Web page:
HOME · Twitter · LinkedIn · publications · @ Ars Technica · Running IPv6 (Apress, 2005) · BGP (O'Reilly, 2002) · BGPexpert.com · presentations · email@example.com
No more bottlenecks: the late 2013 MacBook Pro reviewed
Over the next few days, I'll publish my review of the new MacBook Pro¹ here in several installments. This is the first one, which looks at battery life.
¹ This is of course the Intel Haswell-powered MacBook Pro "with Retina® Display", but the latter pretty much goes without saying now. Which is a good thing, because I really dislike (mis-)using the word "retina" to indicate a high resolution screen, especially when capitalized. I got middle stock model: 8 GB RAM, 256 GB SDD, 2.4 GHz CPU.
Many of a computer’s features reveal themselves in only a few minutes or even seconds of use. That is not exactly the case for battery life. The amount of time you can work on a battery charge also varies wildly with the type of use. So Apple's claim that this computer can work on battery power for 9 hours was one of the first things I wanted to test. Here are the results of three tests I did.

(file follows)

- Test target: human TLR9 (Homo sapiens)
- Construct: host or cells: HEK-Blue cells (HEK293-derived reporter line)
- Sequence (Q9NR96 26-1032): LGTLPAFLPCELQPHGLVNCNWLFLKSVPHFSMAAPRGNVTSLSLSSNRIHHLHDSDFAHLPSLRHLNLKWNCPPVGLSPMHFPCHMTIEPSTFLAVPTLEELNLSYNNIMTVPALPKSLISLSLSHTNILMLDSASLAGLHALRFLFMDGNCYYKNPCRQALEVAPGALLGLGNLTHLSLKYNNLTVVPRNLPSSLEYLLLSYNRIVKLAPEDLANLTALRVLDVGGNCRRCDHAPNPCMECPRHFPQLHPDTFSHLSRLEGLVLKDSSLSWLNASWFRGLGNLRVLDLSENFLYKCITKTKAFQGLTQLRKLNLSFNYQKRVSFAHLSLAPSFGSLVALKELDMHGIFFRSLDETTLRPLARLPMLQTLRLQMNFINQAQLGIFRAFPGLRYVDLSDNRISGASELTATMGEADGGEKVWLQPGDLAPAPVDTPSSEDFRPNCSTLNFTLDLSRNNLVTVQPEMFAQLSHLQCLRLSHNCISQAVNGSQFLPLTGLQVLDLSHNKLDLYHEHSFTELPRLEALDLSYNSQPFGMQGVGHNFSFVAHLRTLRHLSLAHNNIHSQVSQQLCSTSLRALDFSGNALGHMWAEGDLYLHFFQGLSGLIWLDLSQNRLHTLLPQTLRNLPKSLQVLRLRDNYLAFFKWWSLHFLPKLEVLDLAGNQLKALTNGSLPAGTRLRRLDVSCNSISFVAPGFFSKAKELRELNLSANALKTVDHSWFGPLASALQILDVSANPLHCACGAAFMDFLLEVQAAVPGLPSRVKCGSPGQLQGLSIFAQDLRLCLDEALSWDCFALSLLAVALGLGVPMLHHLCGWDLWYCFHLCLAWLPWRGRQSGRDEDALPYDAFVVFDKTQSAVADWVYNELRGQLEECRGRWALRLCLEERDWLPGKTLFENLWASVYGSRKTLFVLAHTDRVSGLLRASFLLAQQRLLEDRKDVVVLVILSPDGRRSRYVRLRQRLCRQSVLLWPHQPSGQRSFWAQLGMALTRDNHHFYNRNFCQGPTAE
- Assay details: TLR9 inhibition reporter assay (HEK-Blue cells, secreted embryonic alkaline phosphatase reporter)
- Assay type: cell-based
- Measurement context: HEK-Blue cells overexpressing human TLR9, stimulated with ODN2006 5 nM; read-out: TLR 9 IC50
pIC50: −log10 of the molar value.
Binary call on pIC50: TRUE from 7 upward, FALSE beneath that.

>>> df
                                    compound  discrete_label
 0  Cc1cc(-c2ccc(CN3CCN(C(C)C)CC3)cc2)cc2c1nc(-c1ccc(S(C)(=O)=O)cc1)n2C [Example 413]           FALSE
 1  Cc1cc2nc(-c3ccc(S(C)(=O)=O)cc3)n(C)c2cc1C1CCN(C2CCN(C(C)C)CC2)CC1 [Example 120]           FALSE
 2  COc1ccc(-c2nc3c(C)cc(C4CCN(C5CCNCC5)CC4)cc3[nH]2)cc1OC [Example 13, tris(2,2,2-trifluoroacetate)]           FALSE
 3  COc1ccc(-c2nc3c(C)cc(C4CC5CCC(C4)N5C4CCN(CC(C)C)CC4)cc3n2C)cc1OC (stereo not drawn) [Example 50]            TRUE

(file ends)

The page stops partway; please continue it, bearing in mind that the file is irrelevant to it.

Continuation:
My first test is the "wait for mail" test. This is the lightest possible workload, so it should provide an upper limit on battery life you can expect. The computer has bluetooth and Wi-Fi on, the screen is set to the lowest non-off brightness, sleep and the screensaver are turned off, and only two applications are open: Mail and Messages. When I went to the System Preferences to turn off sleep, I was a bit confused. Did the Energy Saver pane always look like this?
No, it didn't. Mouse over the image to see the energy pane looks like on my mid-2011 MacBook Air that's also running OS 10.9. (Or click here for the one on the MacBook Pro or here for the one on the MacBook Air.)